HSINCHU, Taiwan: Women representatives from Asia’s four major faiths – Islam, Buddhism, Hinduism, and Christianity – affirmed the necessity of spiritual care for the wholeness of life on the second day of the Asian Ecumenical Women’s Assembly (AEWA).
In a special panel presentation focusing on ‘Towards Nurturing Spirituality and Wholeness of Life’, the four panellists drew from the ethos and values of their respective religious traditions and expressed valuable insights.
Dr Dewi Candraningrum, an Islamic theological scholar, shared her reflections as a feminist Muslim woman. “Feminist spirituality,” she shared, “is a grassroots religious movement inside and outside established religion that reclaims power, value, and dignity of women who strive for equality. It is a commitment to bringing about in oneself and in the world an alternative vision of justice and equality for all.”
Dr Dewi explained that a personal spiritual quest is empowering, love-centred, and lies at the heart of human transformation.
According to Dewi, it is personal transformation that helps in healing collective trauma, and she stated this in the context of expressing solidarity with sexually enslaved Indonesian women, who, through art, attempt to make peace with the perpetrators. An inward spiritual transformation was a means of reclaiming one’s identity.
Sr Elaine Seow, a Roman Catholic nun from Verbum Dei, shared her insights in a series of delightful anecdotes. “The impulse to nurture one’s spirituality stems from the human existential need for ‘something more’, from the longing for something transcendental. In this process, the transformation of the self leads to the transformation of the community.”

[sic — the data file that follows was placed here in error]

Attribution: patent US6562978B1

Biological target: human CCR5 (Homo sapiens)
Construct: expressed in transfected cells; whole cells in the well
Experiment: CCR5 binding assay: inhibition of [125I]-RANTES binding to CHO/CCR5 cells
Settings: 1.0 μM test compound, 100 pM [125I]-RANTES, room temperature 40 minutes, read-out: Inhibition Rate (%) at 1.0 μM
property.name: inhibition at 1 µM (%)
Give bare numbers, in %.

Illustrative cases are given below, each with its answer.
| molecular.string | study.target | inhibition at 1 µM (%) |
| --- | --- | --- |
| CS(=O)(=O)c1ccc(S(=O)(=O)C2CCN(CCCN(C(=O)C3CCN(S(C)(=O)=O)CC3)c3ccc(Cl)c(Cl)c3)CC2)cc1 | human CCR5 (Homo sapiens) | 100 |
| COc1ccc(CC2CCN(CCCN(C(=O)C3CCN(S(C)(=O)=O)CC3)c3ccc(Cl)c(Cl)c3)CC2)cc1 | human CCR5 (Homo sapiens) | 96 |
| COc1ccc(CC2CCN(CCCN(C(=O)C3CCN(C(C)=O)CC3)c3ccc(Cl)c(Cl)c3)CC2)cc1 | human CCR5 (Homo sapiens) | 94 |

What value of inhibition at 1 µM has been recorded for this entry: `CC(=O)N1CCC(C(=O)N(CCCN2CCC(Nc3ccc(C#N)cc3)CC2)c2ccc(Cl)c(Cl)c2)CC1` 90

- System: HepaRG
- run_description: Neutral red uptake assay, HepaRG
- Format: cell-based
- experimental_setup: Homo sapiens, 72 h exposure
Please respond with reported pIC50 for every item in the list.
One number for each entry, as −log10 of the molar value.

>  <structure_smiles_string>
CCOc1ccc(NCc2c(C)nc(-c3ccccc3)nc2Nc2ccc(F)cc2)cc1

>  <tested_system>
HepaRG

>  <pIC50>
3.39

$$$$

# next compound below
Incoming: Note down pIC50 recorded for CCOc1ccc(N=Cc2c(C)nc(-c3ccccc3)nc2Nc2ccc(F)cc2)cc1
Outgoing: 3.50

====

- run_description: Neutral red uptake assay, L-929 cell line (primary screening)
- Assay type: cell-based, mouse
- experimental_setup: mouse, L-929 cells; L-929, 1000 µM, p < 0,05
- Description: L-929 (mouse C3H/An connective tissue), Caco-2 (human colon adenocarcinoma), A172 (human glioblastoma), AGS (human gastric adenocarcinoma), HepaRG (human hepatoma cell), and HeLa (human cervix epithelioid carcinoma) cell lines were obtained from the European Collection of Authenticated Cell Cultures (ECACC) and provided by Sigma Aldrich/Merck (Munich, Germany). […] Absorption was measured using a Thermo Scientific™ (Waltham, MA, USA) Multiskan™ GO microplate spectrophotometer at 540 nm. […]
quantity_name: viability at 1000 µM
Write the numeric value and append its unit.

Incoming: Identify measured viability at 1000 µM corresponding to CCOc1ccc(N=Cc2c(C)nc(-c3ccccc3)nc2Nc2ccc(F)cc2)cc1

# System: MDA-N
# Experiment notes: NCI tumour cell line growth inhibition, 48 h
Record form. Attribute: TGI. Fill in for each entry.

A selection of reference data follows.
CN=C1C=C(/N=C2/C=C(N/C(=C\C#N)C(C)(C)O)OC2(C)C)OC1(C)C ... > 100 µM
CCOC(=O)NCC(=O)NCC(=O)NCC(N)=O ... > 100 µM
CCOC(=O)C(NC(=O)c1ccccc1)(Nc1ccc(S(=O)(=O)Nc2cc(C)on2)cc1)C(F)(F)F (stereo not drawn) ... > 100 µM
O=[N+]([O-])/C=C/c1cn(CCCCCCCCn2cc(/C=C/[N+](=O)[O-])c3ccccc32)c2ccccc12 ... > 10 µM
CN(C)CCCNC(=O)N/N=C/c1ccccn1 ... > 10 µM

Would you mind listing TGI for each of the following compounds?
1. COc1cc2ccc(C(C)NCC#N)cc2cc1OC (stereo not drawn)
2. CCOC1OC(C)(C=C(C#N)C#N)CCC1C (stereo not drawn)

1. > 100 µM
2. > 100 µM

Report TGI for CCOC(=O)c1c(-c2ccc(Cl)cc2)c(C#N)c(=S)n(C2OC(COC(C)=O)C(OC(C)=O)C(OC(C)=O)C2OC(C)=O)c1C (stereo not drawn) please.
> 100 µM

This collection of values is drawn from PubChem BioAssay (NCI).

Sr Elaine noted that reconciliation, renewal, and restoration were stages in achieving higher levels of spirituality, with each stage necessitating one to courageously allow more of God’s love to transform oneself. It is in this manner that one feels ultimately fulfilled.
Dr Ranjini Sampath, a Hindu spiritual practitioner and human rights activist, defined spirituality as the state or quality of being concerned with one’s human spirit or soul as opposed to material or physical things.
“The hallmark of a spiritual person is someone whose highest priority is to be loving to the self and others. A spiritual person cares not just for fellow human beings, but for the whole creation. A spiritual person knows that we are all one, and consciously attempts to honour this oneness,” she said.
Dr Ranjini explained that spirituality was to be nurtured and cared for such that an unbreakable bond is formed between the heart and the mind. Once an internal harmony is secured, one can then extend compassion and care to the rest of creation.
Venerable Shih Chao-hwei, a Taiwanese Buddhist nun, talked about the Buddhist idea of spirituality. According to Buddhism, the aim of nurturing spirituality was to eliminate suffering and attain happiness.
Venerable Chao-hwei spoke highly of objectivity and detachment as necessary tools in securing the wholeness of life. Though paradoxical, she explained that ‘meditation offered the perfect space for demonstrating objectivity and detachment coupled with an extremely high sense of perception and self-awareness’.
Chao-hwei said to the participants, “Meditating on the idea of loving kindness is to open channels of one mind with deep observations, to go beyond yourself, and to get through the barrier that lies between yourselves and others, to share your happiness with the whole of creation.”
Ruth Mathen from the CCA moderated the session and summarised the insights of the panellists. She said, “It is the Word of God that provides our spiritual nourishment in different ways, and such nourishment is imperative in securing one’s sense of self in order to effectively care for our communities and for creation at large.”
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